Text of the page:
Just When You Thought China Might Be Joining the Modern World

from the HuffPo via Q&O

In one of history's more absurd acts of totalitarianism, China has banned Buddhist monks in Tibet from reincarnating without government permission. According to a statement issued by the State Administration for Religious Affairs, the law, which goes into effect next month and strictly stipulates the procedures by which one is to reincarnate, is "an important move to institutionalize management of reincarnation." But beyond the irony lies China's true motive: to cut off the influence of the Dalai Lama, Tibet's exiled spiritual and political leader, and to quell the region's Buddhist religious establishment more than 50 years after China invaded the small Himalayan country. By barring any Buddhist monk living outside China from seeking reincarnation, the law effectively gives Chinese authorities the power to choose the next Dalai Lama, whose soul, by tradition, is reborn as a new human to continue the work of relieving suffering.

Update:  Maybe he will be reincarnated in Avignon:

At 72, the Dalai Lama, who  has lived in India since 1959, is beginning to plan his succession, saying that he refuses to be reborn in Tibet so long as it’s under Chinese control. Assuming he’s able to master the feat of controlling his rebirth, as Dalai Lamas supposedly have for the last 600 years, the situation is shaping up in which there could be two Dalai Lamas: one picked by the Chinese government, the other by Buddhist monks.


  1. randomscrub:

    FYI, That story is five years old...

  2. Gil:

    It makes sense if the Chinese don't believe in the hokum but are simply upending the Tibetan religious and cultural beliefs.

  3. IGotBupkis, Three Time Winner of the Silver Sow Award:

    A puppet llama? Didn't they have one of those in Monty Python?

  4. morganovich:

    "by tradition, is reborn as a new human to continue the work of relieving suffering."

    i don't believe that was the tradition at all. the traditions in tibet were rampant oppression, slavery (even in the 50's, this current lama was a slave owner as a child), rape, murder, and crushing poverty and disease for them populace so the lamas could live in opulence.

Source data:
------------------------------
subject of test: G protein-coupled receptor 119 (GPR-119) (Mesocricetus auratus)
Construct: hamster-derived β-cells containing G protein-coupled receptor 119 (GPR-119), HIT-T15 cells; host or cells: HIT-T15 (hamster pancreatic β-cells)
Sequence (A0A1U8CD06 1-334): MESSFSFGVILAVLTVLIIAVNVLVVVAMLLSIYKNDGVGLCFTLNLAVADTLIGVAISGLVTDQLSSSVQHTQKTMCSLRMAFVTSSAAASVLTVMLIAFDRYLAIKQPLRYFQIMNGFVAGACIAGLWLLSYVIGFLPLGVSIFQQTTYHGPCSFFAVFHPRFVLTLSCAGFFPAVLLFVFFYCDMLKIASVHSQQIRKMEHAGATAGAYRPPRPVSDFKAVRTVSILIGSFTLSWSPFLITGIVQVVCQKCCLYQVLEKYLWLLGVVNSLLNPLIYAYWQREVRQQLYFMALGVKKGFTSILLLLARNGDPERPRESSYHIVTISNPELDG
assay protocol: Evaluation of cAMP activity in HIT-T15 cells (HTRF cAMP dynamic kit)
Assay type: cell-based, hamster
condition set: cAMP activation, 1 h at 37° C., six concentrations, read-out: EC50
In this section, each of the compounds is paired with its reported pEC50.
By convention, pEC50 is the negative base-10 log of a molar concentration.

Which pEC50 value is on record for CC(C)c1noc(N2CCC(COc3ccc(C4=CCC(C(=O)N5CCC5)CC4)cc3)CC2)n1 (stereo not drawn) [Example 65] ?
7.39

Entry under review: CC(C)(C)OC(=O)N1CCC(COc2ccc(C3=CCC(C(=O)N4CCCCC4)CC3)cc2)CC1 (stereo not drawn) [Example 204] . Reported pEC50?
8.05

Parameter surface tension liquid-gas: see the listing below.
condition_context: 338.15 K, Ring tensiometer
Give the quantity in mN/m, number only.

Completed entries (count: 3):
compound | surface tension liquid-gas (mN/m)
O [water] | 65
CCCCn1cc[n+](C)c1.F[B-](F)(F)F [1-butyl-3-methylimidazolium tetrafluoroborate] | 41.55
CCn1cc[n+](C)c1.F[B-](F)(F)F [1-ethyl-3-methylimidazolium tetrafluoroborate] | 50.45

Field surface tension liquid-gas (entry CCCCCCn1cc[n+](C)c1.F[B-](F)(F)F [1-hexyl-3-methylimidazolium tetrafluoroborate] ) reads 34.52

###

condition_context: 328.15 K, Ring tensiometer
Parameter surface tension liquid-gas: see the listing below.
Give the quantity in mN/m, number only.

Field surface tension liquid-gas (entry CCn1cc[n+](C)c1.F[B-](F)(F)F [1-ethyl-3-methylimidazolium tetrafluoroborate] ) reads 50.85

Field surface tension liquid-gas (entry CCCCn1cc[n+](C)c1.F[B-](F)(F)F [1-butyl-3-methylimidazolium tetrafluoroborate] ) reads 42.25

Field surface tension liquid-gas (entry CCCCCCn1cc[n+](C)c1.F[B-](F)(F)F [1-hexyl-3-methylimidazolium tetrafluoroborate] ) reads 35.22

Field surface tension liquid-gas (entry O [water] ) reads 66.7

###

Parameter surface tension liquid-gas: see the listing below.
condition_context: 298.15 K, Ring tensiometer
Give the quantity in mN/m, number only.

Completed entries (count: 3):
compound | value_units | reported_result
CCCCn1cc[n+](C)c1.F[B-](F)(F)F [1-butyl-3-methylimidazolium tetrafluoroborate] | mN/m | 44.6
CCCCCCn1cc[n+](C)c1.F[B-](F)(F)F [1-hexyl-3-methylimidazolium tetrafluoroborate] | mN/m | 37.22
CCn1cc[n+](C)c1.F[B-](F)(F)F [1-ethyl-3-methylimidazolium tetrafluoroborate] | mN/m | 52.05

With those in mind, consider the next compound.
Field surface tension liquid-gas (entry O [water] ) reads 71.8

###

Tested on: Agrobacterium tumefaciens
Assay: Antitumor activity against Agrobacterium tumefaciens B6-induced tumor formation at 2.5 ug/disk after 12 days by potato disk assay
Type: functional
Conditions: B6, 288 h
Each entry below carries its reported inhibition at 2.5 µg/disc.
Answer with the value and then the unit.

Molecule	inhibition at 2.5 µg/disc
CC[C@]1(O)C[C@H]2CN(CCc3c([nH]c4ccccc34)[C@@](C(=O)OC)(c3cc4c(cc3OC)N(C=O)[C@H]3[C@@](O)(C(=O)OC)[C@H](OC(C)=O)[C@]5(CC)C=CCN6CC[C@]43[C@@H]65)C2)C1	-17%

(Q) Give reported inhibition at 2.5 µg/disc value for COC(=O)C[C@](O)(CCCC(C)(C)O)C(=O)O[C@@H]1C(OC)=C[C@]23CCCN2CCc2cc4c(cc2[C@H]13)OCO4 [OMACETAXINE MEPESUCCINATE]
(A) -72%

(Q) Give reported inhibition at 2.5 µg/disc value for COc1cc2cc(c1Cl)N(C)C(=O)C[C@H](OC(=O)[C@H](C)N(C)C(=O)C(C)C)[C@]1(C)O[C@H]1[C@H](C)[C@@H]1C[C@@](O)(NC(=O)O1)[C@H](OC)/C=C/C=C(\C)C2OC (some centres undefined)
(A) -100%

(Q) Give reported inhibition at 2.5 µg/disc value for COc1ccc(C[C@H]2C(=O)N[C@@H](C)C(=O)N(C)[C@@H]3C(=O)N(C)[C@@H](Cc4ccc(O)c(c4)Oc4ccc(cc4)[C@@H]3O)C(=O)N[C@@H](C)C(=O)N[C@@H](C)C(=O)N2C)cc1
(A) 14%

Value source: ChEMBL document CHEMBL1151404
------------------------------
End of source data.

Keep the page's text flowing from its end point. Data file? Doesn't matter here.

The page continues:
the life expectancy in tibet was 36 in the 50's.

    the lamas were such an effective regime in terms of oppression and quelling social unrest that hitler sent a guy to learn how to do it from the best.

    (that's what the movie 7 years in tibet is really about)

    this narrative of the lamas as poor exiled spiritual altruists is utter fiction.


    yale historian michael parenti has document this in great detail.

    penn and teller pretty much eviscerate him as well.


  5. CTD:

    People tend to forget that Tibet prior to the Chinese invasion was essentially run under a from of dark-age theocratic feudalism. The peasants were essentially "owned" by various monasteries and had to work for them. I'm not saying that the Chinese are the good guys re: Tibet, but it irritates me that so many Americans seem to think it was some peaceful Shangri-La until the mean ChiCom's showed up.

  6. el corondo:


    If you had any readers under age 35, you just lost 'em. "I don't, like, get it, dude."

  7. Peter:

    Do the government procedures contain the instructions on how to reincarnate because if so I would like a copy.